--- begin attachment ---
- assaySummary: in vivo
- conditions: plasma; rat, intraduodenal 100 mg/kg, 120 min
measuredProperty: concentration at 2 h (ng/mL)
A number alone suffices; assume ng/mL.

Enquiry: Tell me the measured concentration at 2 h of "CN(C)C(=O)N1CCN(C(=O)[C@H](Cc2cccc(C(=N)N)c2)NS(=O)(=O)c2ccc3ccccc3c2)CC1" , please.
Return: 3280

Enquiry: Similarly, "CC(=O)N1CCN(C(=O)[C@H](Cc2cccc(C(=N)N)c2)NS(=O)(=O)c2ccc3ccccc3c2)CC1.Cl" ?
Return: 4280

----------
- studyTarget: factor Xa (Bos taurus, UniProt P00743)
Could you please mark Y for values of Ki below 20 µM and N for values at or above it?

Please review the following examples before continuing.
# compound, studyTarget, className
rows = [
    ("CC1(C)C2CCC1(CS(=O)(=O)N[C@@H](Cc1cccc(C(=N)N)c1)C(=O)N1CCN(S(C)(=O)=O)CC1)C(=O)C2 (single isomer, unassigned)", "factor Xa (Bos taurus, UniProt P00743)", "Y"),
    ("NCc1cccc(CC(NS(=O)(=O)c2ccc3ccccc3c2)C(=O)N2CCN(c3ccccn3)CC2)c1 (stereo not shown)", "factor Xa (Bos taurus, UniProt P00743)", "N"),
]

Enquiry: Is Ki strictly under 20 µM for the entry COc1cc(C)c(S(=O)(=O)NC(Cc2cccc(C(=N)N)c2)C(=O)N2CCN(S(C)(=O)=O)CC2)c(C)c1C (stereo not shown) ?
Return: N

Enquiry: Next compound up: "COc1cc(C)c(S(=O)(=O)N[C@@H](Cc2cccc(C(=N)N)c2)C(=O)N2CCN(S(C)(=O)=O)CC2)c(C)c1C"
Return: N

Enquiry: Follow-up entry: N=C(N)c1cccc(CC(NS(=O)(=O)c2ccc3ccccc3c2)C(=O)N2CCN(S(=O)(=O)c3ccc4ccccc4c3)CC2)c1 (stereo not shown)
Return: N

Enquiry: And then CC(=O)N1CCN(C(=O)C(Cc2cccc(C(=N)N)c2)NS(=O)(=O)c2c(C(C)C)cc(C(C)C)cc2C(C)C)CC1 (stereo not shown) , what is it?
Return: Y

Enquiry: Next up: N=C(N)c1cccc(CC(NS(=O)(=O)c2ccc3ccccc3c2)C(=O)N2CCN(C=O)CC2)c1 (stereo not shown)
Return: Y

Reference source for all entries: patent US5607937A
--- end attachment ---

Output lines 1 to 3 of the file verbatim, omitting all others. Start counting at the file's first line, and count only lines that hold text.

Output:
- assaySummary: in vivo
- conditions: plasma; rat, intraduodenal 100 mg/kg, 120 min
measuredProperty: concentration at 2 h (ng/mL)